Men's Journal - - THE ART OF THE FAIL -

I WAS READY to quit Whole30 by Day 1. My wife, Caro­line, not so much. She’d in­sisted that we try the month­long fad diet to­gether. I’d agreed out of sol­i­dar­ity, but mostly be­cause Whole30-ap­proved food showed up in the fridge one day and I was too lazy to buy other stuff. Whole30 doesn’t sound bad at first—it mostly in­volves eat­ing tons of lean meat and veg­eta­bles—but by the end of Week 1, I was starv­ing and pissed off—at noth­ing but also at ev­ery­thing. But Caro­line re­fused to let me quit. So I was left with one op­tion: to cheat. I’m not proud, but I started mak­ing covert trips to a nearby Pop­eye’s, where I’d scarf down spicy fried chicken, pay­ing in cash so Caro­line wouldn’t see the charge. It was an in­nocu­ous be­trayal, but my first since we’d got­ten mar­ried.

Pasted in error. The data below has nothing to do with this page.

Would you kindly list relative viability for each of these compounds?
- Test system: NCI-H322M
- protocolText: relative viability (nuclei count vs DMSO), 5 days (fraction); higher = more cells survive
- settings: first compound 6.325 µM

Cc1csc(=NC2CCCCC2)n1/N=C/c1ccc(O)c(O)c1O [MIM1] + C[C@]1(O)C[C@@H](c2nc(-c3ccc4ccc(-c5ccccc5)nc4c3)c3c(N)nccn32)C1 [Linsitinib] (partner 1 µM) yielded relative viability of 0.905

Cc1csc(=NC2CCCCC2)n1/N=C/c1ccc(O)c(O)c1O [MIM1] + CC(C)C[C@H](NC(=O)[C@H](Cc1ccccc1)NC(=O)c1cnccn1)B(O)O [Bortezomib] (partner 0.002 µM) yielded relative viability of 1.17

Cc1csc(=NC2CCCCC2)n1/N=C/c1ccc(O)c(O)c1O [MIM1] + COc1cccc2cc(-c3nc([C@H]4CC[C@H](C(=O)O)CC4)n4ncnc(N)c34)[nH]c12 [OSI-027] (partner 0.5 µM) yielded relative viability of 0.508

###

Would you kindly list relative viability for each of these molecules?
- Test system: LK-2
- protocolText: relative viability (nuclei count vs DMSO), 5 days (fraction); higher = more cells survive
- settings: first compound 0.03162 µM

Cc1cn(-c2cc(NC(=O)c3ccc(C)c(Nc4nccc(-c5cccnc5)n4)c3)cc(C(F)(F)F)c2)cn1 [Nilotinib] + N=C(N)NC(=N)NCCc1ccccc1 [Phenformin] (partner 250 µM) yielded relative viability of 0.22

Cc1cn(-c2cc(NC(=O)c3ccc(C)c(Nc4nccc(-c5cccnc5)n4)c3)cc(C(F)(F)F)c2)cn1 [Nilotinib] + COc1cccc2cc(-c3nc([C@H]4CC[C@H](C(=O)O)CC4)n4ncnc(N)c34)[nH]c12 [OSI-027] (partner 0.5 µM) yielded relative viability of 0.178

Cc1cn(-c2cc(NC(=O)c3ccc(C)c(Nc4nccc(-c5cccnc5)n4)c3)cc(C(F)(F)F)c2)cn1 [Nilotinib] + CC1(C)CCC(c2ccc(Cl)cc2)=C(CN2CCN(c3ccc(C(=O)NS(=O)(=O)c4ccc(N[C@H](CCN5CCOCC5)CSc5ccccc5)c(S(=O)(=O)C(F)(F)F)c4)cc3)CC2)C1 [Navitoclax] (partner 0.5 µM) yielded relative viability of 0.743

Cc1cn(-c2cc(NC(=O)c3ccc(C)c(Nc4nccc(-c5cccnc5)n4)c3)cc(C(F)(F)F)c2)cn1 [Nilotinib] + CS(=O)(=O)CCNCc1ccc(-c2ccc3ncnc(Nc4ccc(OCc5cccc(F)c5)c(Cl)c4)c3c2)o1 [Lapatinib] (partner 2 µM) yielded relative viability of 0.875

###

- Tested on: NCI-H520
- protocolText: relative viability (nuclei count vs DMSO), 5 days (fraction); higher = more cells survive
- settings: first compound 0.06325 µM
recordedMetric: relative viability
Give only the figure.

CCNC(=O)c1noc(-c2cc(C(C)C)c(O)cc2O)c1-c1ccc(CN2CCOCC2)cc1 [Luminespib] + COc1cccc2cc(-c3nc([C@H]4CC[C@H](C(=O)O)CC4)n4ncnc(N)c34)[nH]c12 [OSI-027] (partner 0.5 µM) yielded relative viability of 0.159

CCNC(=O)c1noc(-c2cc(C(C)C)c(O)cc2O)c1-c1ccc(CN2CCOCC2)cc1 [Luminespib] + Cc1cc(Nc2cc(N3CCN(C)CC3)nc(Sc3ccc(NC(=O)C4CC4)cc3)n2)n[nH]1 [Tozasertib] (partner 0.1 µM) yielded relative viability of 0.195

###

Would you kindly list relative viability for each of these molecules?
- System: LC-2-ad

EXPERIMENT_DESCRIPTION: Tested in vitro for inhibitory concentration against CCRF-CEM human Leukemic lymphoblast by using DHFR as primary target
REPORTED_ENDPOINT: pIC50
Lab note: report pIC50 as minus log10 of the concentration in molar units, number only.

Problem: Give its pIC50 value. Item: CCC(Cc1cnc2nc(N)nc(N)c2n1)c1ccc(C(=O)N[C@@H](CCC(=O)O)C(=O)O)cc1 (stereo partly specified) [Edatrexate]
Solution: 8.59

I’d al­ways tried to be hon­est, even at the ex­pense of hurt or up­set feel­ings, not want­ing a lie to knock us out of rhythm. So my chicken de­cep­tion felt ma­jor. Yet I couldn’t re­sist. The ruse con­tin­ued for weeks. Un­til the night Caro­line smelled the fried spicy good­ness on my breath. Con: foiled. She for­gave me in time and fin­ished Whole30 alone, like the champ she is. But I felt like an asshat. I’d in­tro­duced doubt, how­ever small, into our re­la­tion­ship, and she didn’t de­serve that. In the fu­ture, I’ll just screw up in plain sight and suf­fer her scorn, rather than let chicken, or any­thing else, work its way be­tween us. —J.R. Sul­li­van

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